Antioxidants: How Are Antioxidants Absorbed By The Human Body?

Many people who have heard of antioxidants may be curious as to how antioxidants are absorbed by the human body. First of all it is important to understand that even without additional antioxidant supplementation, the human body already has both oxidants and antioxidants. The human body uses both to defend itself against foreign pathogens and diseases. Free radicals, which are caused by oxidants, can sometimes thrive through the process of oxidation. This can cause them to go somewhat haywire by not only fighting bacteria and unwanted invaders, but also attacking healthy cells themselves. Free radicals can end up damaging cellular DNA, and cells that contain damaged DNA are not able to continue functioning properly. They end up causing the cells to become mutated, which can lead to the onset of cancer. Furthermore, additional external and other lifestyle factors such as pollution, smoking, consumption of charred food, and other various factors can further encourage these free radicals to multiply and spread through the body. Thus creating the need for antioxidants.

When it comes to the consumption of supplements or even regular food, the question of how are antioxidants absorbed by the human body is often raised. This is also known as bioavailability. In simple terms, bioavailability refers to the amount of a substance that is absorbed by the body. In medical terms, when something is introduced to the body intravenously or through a vein (ie, injections), the rate of bioavailability is 100%. However, when a drug, supplement, or other food item is consumed orally or applied topically, the percentage of bioavailability is significantly reduced because it is not directly injected into the bloodstream itself. There are actually several factors that affect bioavailability in a person.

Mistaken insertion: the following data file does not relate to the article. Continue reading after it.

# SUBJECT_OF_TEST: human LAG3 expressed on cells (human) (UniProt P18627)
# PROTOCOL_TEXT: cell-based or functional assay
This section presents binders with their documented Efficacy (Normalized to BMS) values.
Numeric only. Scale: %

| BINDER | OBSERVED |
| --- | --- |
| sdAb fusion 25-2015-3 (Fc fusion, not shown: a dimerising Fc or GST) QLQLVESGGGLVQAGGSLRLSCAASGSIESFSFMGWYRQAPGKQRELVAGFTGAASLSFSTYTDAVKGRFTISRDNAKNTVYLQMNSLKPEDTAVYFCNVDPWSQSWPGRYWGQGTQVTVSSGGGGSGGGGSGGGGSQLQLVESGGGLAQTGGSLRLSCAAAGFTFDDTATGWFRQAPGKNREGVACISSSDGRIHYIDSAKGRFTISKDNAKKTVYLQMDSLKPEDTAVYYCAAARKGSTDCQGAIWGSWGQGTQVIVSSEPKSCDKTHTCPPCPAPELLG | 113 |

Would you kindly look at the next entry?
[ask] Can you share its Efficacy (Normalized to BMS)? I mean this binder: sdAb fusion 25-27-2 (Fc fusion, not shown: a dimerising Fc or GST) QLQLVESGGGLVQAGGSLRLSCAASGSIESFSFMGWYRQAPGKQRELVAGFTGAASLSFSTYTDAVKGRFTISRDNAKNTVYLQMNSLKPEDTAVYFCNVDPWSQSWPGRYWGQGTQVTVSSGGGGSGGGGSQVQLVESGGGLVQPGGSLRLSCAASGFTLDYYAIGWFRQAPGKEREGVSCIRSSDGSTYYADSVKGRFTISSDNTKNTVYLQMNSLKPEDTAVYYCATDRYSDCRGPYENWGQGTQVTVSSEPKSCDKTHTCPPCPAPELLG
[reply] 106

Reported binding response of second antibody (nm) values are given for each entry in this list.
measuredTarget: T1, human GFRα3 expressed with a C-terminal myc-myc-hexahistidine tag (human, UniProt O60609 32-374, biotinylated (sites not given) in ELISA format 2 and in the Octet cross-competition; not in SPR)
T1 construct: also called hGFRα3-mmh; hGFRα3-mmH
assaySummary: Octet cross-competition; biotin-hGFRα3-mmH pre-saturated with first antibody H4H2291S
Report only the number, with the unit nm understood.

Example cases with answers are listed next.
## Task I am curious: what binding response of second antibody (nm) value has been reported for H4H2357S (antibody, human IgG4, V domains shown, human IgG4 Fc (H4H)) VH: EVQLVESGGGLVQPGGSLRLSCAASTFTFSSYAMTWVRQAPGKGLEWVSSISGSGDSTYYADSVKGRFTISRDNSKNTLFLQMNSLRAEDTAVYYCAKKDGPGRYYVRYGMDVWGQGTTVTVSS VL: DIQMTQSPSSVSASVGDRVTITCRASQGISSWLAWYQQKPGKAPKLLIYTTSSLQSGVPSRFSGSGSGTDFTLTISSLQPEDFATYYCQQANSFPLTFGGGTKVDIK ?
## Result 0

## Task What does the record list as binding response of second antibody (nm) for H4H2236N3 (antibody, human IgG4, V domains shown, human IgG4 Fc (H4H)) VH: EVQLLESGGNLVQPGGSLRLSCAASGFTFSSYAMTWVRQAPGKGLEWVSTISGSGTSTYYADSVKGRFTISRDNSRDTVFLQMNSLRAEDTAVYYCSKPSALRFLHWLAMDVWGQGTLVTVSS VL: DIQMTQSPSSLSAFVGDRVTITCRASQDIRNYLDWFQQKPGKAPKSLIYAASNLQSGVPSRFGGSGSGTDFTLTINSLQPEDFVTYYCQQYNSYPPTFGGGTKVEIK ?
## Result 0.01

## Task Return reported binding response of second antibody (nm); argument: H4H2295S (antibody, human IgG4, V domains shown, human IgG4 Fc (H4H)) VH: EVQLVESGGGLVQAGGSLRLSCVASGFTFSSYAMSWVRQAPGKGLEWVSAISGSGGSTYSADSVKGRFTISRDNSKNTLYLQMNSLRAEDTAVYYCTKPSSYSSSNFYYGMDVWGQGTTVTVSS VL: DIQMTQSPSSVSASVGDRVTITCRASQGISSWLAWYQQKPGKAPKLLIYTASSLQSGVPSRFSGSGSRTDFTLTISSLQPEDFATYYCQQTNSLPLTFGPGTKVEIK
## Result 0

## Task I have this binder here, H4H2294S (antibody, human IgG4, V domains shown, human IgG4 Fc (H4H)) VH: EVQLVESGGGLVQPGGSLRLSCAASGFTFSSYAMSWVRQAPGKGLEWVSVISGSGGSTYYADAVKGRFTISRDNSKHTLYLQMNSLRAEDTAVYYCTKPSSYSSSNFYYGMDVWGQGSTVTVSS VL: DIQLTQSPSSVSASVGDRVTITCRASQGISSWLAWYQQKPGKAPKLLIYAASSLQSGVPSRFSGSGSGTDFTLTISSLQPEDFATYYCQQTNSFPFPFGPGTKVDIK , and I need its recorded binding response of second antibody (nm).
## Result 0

When asking how are antioxidants absorbed by the human body, the answer is simple: just like anything else that is consumed orally. The process of digestion enables the body's digestive organs to separate and absorb the useful substances and nutrients from the rest, eventually releasing them into the blood stream. However, the more important question is, just how much of the actual antioxidants themselves are absorbed by the body? As I mentioned earlier, there are a number of factors to consider when examining bioavailability. This includes the property of the food (or supplement) itself, the gastric emptying rate of the person ingesting the food (or supplement), and the interactions of that particular food (or supplement) with other substances, which that person is currently consuming. For instance, if we have a person taking antioxidant supplements that is also smoking frequently, drinking large amounts of alcohol consistently, and also consuming other harmful substances on a regular basis, his or her body will likely be very ineffective in absorbing antioxidants. This is why a reasonably healthy diet is imperative.

Considering that most antioxidant supplements are not 100% absorbed by the body, it usually pays to go with liquid supplement. Scientific studies have proven that the human body is able to absorb up to 90% of product's nutrients when it is ingested in liquid form. Consequently only around 30-40% of a product's nutrients are absorbed when it is ingested in pill form.



Source by Edward L Rosenberg